The Canadian Life and Health Insurance Association (CLHIA) has taken the step of writing to the chief legislative council in Nova Scotia about Bill No. 323, the Regulated Health Professions Act. The association specifically is asking the province to create the act, and to include massage therapists in its list of regulated healthcare professions, to provide clarity for insurers who fund the service and give Nova Scotia residents access to federal medical expense tax credits.
“On behalf of the Canadian life and health insurance industry, I am writing to encourage the province of Nova Scotia to create the Regulated Health Professions Act. By replacing 21 acts currently in place for self-regulated healthcare professions, there would be a common regulatory framework like those in the provinces of Ontario and British Columbia,” writes the CLHIA’s director of health and disability benefits, Sheila Burns.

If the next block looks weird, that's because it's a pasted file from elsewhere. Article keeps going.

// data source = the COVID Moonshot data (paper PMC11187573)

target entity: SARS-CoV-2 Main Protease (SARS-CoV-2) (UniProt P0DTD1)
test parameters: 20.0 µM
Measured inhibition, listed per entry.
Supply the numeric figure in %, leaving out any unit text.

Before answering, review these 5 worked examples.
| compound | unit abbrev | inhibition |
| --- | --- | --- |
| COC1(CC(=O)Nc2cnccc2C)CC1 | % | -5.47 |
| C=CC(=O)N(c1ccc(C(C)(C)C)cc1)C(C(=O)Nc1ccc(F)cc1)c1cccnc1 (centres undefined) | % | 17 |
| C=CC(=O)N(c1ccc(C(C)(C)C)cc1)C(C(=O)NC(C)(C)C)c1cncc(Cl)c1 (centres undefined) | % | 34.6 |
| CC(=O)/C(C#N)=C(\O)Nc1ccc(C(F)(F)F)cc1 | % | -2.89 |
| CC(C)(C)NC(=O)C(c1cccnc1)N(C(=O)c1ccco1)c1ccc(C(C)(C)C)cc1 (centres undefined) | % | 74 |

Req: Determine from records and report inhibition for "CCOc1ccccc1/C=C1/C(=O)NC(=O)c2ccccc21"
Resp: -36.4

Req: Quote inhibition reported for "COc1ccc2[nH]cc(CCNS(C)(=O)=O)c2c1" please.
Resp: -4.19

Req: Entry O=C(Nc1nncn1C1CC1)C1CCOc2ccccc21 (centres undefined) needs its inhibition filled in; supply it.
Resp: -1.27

The association notes that the industry provides benefits to approximately 760,000 in the province. “I encourage the province of Nova Scotia to consider making massage therapy a regulated profession,” she continues. “This would follow the lead of those provinces who have already regulated the professions (Ontario, British Columbia, Newfoundland and Labrador, New Brunswick), and other provinces (Alberta, Saskatchewan and Manitoba) that have recommended regulation or are considering regulation.”
Burns says the move would provide greater clarity for insurers. “Regulation of healthcare providers helps to ensure that the services they provide are delivered in accordance with minimum standards of practice,” she writes. “This enhances the protection of the public generally.”
More, she points out that Section 22 of the Income Tax Act provides a limited tax credit for medical expenses. Eligible expenses are those provided by medical practitioners, including massage therapists, who are regulated in the jurisdiction where they provide service. “We believe that it would be beneficial for residents of Nova Scotia to also have access to this tax credit as it would help mitigate some of the burden of seeking massage treatments.”